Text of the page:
Dysfunctional, dangerous and corrupt though it has been, Iraq is arguably more democratic than the regional norm. It has regular, competitive elections, but has been plagued by entrenched corruption and persistent instability that undermine its institutions. Iraq's constitution — drafted in 2005 with deep American involvement after the U.S.-led invasion toppled long-time leader Saddam Hussein in 2003 — defines the country's government as democratic. But governments are deeply divided along sectarian lines, resulting in gridlock. Millions of Iraqis were allowed to gather for anti-corruption protests in 2015, but three years earlier, protests held in the country's Sunni heartland were brutally suppressed — and two years later, most of that area was taken over by Islamic state militants who ruled until their ouster last year. Iraq's constitution ensures freedom of the press, but Iraq remains one of the world's deadliest countries for journalists and many journalists self-censor, according to a study by Freedom House.
The Arab Spring started in Tunisia with the ouster on Jan. 14, 2011 of the nation's long-time autocratic president, Zine El Abidine Ben Ali, who fled to Saudi Arabia. Tunisia now grapples with Islamist extremists — who have killed dozens of foreign tourists in two major attacks — as well as an economy on the rails. But it is at least a budding democracy, the only one in the Maghreb region, where joblessness, especially among youth, poses a major threat of unrest. Algeria, which has had the same president since 1999, managed to keep Arab Spring unrest at bay, in part because the population lived through a decade of deadly violence in the 1990s battling Islamist extremists. And the kingdom of Morocco, known for its stability, goes through the motions of a democracy, but the real ruler is the monarch, Mohammed VI, and the invisible royal coterie known as the Makhzen.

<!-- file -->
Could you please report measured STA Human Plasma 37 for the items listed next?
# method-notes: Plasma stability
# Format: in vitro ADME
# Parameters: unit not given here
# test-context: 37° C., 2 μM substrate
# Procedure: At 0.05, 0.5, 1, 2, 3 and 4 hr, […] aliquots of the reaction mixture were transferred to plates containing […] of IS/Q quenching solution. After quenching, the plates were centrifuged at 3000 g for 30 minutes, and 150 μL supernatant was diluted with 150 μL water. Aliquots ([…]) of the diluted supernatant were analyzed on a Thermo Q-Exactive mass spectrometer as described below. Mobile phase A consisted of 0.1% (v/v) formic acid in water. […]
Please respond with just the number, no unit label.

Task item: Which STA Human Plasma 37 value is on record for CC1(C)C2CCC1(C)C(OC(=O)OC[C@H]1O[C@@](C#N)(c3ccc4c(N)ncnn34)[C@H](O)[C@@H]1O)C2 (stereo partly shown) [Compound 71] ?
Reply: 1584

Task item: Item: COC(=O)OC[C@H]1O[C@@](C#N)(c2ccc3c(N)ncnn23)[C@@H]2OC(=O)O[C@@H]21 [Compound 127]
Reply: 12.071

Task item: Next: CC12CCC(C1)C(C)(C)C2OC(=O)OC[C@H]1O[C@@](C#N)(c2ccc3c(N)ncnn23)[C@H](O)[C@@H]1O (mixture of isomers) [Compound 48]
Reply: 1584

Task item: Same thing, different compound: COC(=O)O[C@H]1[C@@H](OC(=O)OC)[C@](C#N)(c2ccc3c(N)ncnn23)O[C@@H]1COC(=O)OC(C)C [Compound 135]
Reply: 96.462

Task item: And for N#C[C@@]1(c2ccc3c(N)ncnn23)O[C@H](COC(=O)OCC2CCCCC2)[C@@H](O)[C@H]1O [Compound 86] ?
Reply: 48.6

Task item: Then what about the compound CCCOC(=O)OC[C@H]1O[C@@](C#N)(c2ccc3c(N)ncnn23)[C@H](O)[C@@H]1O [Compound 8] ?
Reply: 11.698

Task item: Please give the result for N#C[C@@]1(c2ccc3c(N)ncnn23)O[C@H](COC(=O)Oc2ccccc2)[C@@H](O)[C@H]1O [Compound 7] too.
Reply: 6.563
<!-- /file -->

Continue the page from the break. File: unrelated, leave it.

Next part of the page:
THE WIDER REGION
The non-Arab nations of the region offer their own examples of flawed democracies. Turkey has free elections but an increasingly illiberal system whose politicized security apparatus and judiciary has put many thousands of opponents of President Recep Tayyip Erdogan in jail. Iran has a supposedly free presidential vote — for the tiny number of candidates who are approved by non-elected clerics whose heavy-handed rule is in fact supreme. Israel has an impressively functioning democracy, though not for the millions of Palestinians it has occupied for over 50 years — and the nationalist government of Benjamin Netanyahu has tried to crack down on human rights groups and has lately also been targeting the media, as well as law enforcement, as tools of enemy "elites."
Associated Press writers Zeina Karam in Beirut; Aya Batrawy in Dubai; United Arab Emirates; Hamza Hendawi in Cairo; Karin Laub in Amman, Jordan, and Elaine Ganley in Paris contributed to this report.